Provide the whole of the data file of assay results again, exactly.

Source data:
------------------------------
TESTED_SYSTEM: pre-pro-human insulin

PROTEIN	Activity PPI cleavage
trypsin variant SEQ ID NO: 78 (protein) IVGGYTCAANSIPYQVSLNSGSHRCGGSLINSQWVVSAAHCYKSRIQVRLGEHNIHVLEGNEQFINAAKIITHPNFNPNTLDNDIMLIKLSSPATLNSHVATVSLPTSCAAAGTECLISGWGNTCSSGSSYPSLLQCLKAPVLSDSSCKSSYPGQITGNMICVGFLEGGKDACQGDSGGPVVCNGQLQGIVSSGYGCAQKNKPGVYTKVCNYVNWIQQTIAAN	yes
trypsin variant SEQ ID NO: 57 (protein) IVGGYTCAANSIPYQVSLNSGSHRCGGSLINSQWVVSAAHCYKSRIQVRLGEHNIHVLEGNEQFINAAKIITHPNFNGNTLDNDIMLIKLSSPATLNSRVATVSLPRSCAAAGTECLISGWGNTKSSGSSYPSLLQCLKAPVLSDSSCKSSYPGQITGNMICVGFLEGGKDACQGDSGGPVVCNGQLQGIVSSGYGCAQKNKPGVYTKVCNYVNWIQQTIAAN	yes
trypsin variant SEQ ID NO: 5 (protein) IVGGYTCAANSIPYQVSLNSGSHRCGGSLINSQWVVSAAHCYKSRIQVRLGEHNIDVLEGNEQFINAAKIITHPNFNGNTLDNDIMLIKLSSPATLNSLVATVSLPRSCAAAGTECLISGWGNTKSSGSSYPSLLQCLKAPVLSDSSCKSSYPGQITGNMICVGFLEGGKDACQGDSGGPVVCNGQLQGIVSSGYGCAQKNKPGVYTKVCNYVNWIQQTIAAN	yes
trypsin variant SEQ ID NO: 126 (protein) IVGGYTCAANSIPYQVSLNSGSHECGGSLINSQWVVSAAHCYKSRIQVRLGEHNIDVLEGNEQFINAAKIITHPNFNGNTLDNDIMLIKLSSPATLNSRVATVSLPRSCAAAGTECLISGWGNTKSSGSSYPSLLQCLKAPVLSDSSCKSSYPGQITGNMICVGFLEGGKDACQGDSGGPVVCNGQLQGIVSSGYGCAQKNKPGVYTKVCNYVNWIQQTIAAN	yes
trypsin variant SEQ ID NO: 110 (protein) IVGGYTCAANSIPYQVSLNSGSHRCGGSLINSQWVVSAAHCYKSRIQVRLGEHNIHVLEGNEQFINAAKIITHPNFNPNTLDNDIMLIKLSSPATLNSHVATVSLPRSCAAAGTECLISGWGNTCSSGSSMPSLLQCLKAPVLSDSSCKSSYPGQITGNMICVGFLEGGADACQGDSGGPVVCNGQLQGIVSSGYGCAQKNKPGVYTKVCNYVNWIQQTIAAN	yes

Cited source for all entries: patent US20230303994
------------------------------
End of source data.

TESTED_SYSTEM: pre-pro-human insulin

PROTEIN	Activity PPI cleavage
trypsin variant SEQ ID NO: 78 (protein) IVGGYTCAANSIPYQVSLNSGSHRCGGSLINSQWVVSAAHCYKSRIQVRLGEHNIHVLEGNEQFINAAKIITHPNFNPNTLDNDIMLIKLSSPATLNSHVATVSLPTSCAAAGTECLISGWGNTCSSGSSYPSLLQCLKAPVLSDSSCKSSYPGQITGNMICVGFLEGGKDACQGDSGGPVVCNGQLQGIVSSGYGCAQKNKPGVYTKVCNYVNWIQQTIAAN	yes
trypsin variant SEQ ID NO: 57 (protein) IVGGYTCAANSIPYQVSLNSGSHRCGGSLINSQWVVSAAHCYKSRIQVRLGEHNIHVLEGNEQFINAAKIITHPNFNGNTLDNDIMLIKLSSPATLNSRVATVSLPRSCAAAGTECLISGWGNTKSSGSSYPSLLQCLKAPVLSDSSCKSSYPGQITGNMICVGFLEGGKDACQGDSGGPVVCNGQLQGIVSSGYGCAQKNKPGVYTKVCNYVNWIQQTIAAN	yes
trypsin variant SEQ ID NO: 5 (protein) IVGGYTCAANSIPYQVSLNSGSHRCGGSLINSQWVVSAAHCYKSRIQVRLGEHNIDVLEGNEQFINAAKIITHPNFNGNTLDNDIMLIKLSSPATLNSLVATVSLPRSCAAAGTECLISGWGNTKSSGSSYPSLLQCLKAPVLSDSSCKSSYPGQITGNMICVGFLEGGKDACQGDSGGPVVCNGQLQGIVSSGYGCAQKNKPGVYTKVCNYVNWIQQTIAAN	yes
trypsin variant SEQ ID NO: 126 (protein) IVGGYTCAANSIPYQVSLNSGSHECGGSLINSQWVVSAAHCYKSRIQVRLGEHNIDVLEGNEQFINAAKIITHPNFNGNTLDNDIMLIKLSSPATLNSRVATVSLPRSCAAAGTECLISGWGNTKSSGSSYPSLLQCLKAPVLSDSSCKSSYPGQITGNMICVGFLEGGKDACQGDSGGPVVCNGQLQGIVSSGYGCAQKNKPGVYTKVCNYVNWIQQTIAAN	yes
trypsin variant SEQ ID NO: 110 (protein) IVGGYTCAANSIPYQVSLNSGSHRCGGSLINSQWVVSAAHCYKSRIQVRLGEHNIHVLEGNEQFINAAKIITHPNFNPNTLDNDIMLIKLSSPATLNSHVATVSLPRSCAAAGTECLISGWGNTCSSGSSMPSLLQCLKAPVLSDSSCKSSYPGQITGNMICVGFLEGGADACQGDSGGPVVCNGQLQGIVSSGYGCAQKNKPGVYTKVCNYVNWIQQTIAAN	yes

Cited source for all entries: patent US20230303994